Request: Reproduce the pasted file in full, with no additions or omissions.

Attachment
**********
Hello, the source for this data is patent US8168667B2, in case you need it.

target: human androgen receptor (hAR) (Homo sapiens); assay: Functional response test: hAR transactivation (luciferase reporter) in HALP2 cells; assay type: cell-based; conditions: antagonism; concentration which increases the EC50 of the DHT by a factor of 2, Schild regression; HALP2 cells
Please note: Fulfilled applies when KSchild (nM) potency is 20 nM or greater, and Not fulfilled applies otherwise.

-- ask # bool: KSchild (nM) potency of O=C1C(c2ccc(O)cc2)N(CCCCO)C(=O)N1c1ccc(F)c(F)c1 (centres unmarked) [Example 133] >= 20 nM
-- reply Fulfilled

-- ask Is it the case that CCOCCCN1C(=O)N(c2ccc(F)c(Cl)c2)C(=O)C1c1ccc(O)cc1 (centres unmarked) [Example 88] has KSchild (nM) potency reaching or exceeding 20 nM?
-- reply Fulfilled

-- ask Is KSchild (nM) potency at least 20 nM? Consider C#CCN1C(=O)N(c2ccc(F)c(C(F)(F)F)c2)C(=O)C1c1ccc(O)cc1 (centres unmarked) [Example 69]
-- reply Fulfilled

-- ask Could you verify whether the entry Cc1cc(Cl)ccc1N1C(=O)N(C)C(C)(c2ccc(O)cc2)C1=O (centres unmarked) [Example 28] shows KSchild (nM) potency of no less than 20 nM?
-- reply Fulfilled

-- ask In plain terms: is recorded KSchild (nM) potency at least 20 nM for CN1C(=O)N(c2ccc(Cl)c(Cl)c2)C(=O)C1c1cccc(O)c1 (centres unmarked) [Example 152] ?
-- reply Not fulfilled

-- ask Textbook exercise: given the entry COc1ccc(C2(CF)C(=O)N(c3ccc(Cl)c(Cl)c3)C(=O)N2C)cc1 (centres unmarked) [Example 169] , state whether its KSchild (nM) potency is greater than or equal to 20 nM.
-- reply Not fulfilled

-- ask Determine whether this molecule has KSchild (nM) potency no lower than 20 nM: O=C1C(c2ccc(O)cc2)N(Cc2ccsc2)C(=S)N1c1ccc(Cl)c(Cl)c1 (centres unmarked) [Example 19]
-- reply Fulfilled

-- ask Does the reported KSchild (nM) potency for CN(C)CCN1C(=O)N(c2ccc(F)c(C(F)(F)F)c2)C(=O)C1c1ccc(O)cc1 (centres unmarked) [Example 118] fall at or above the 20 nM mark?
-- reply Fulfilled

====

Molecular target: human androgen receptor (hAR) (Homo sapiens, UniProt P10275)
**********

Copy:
Hello, the source for this data is patent US8168667B2, in case you need it.

target: human androgen receptor (hAR) (Homo sapiens); assay: Functional response test: hAR transactivation (luciferase reporter) in HALP2 cells; assay type: cell-based; conditions: antagonism; concentration which increases the EC50 of the DHT by a factor of 2, Schild regression; HALP2 cells
Please note: Fulfilled applies when KSchild (nM) potency is 20 nM or greater, and Not fulfilled applies otherwise.

-- ask # bool: KSchild (nM) potency of O=C1C(c2ccc(O)cc2)N(CCCCO)C(=O)N1c1ccc(F)c(F)c1 (centres unmarked) [Example 133] >= 20 nM
-- reply Fulfilled

-- ask Is it the case that CCOCCCN1C(=O)N(c2ccc(F)c(Cl)c2)C(=O)C1c1ccc(O)cc1 (centres unmarked) [Example 88] has KSchild (nM) potency reaching or exceeding 20 nM?
-- reply Fulfilled

-- ask Is KSchild (nM) potency at least 20 nM? Consider C#CCN1C(=O)N(c2ccc(F)c(C(F)(F)F)c2)C(=O)C1c1ccc(O)cc1 (centres unmarked) [Example 69]
-- reply Fulfilled

-- ask Could you verify whether the entry Cc1cc(Cl)ccc1N1C(=O)N(C)C(C)(c2ccc(O)cc2)C1=O (centres unmarked) [Example 28] shows KSchild (nM) potency of no less than 20 nM?
-- reply Fulfilled

-- ask In plain terms: is recorded KSchild (nM) potency at least 20 nM for CN1C(=O)N(c2ccc(Cl)c(Cl)c2)C(=O)C1c1cccc(O)c1 (centres unmarked) [Example 152] ?
-- reply Not fulfilled

-- ask Textbook exercise: given the entry COc1ccc(C2(CF)C(=O)N(c3ccc(Cl)c(Cl)c3)C(=O)N2C)cc1 (centres unmarked) [Example 169] , state whether its KSchild (nM) potency is greater than or equal to 20 nM.
-- reply Not fulfilled

-- ask Determine whether this molecule has KSchild (nM) potency no lower than 20 nM: O=C1C(c2ccc(O)cc2)N(Cc2ccsc2)C(=S)N1c1ccc(Cl)c(Cl)c1 (centres unmarked) [Example 19]
-- reply Fulfilled

-- ask Does the reported KSchild (nM) potency for CN(C)CCN1C(=O)N(c2ccc(F)c(C(F)(F)F)c2)C(=O)C1c1ccc(O)cc1 (centres unmarked) [Example 118] fall at or above the 20 nM mark?
-- reply Fulfilled

====

Molecular target: human androgen receptor (hAR) (Homo sapiens, UniProt P10275)